As I walk along the open-air corridors at Merry Hill Primary School, in the heart of Bayview, Chatsworth – where I attended class one to standard five (now Grade 1-7) – I’m struck at how much smaller it all appears.
The school celebrates its 50th anniversary this year.
As a six-year-old I played with friends on the concrete corridor. We imagined crocodiles in the grass alongside. We would each hold on to a pole and have to cross to another, without the child in the middle stealing one. Everything about those days is light, bright and bigger in my memory. In reality, of course I was little then. However, the invariable giants, the teachers, who have largely made me who I am today, remain.
They’ve toiled through many years of a beleaguered public schooling system and to this day remain larger than life.
Many of my former classmates have gone on to have successful careers.
I should say that I was an exemplary student and surely diligent pupils and concerned and involved parents are a part of this equation – but I had stellar teachers and I know I owe a great deal to them.
For seven years of my life Merry Hill was my home away from home – the teachers I had took a vested interest in me and my growth as a pupil and person.
I relished English lessons, making mock newspapers and raising baby dolls as children; time in the long, dusty multi-purpose room we had for a library; and even mornings in math class when all 30 or so of us would stand to greet the teacher and only take our seats once we had answered the multiplication sums Mr Nanjee shot at us. I recall frequently dodging PE, particularly the barefoot cross-country runs.
I could never quite play the recorder but loved music lessons. There wasn’t a day Barbs Naidoo, now the school principal, ever called me out for it.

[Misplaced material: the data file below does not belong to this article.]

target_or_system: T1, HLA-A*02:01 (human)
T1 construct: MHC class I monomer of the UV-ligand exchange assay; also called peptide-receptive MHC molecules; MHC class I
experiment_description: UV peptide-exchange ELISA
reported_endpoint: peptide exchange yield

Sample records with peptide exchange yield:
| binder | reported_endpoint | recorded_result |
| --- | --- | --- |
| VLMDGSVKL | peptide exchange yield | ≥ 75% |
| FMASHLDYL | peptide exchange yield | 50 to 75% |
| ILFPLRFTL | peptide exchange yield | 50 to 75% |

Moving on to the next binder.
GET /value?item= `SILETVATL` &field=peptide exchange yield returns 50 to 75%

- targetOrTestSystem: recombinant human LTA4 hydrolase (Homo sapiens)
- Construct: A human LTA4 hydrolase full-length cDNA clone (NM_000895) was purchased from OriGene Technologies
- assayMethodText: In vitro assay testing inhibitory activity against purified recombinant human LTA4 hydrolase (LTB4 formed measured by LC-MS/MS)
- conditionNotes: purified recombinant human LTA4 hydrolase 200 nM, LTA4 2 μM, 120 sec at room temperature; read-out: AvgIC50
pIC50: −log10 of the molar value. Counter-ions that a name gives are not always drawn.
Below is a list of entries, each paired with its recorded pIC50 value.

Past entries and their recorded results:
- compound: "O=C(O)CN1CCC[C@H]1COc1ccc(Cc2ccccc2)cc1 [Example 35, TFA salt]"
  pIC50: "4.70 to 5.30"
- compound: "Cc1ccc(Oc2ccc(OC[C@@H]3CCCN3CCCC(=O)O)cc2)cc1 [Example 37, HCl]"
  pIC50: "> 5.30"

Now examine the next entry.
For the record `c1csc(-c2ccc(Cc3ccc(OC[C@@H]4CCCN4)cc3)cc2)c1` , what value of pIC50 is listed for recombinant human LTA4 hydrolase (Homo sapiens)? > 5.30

We weren’t just taught, but nurtured in that environment.
It broke my heart to see the school in its current state. Because of frequent vandalism, there are burglar guards and fences, and the buildings are dilapidated. There is no longer a library, just an oversized kind of suitcase of books, kept in Mrs Naidoo's office.
The schools is ranked Quintile 5. These are schools that cater for the least poor pupils and their status determined by certain benchmarks such as tarred road, brick buildings and water supply among other things. However, more than 40 percent of the 433 pupils who attend the school come from households that cannot afford the R1 200 school fees.
It is donations from former pupils that have helped renovate the school bathrooms or purchased trophies for sports days.
“We have five governing body teachers who assist us at a stipend. Without them we would have up to 60 children in a class,” explains Mrs Naidoo.
Mrs Naidoo has been a teacher for more than 23 years. Mr Nanjee has been around for more than 30 years and will retire soon.
I didn’t have a private school education, but I think I didn’t turn out too badly, and it’s been due to having had hardworking and dedicated teachers.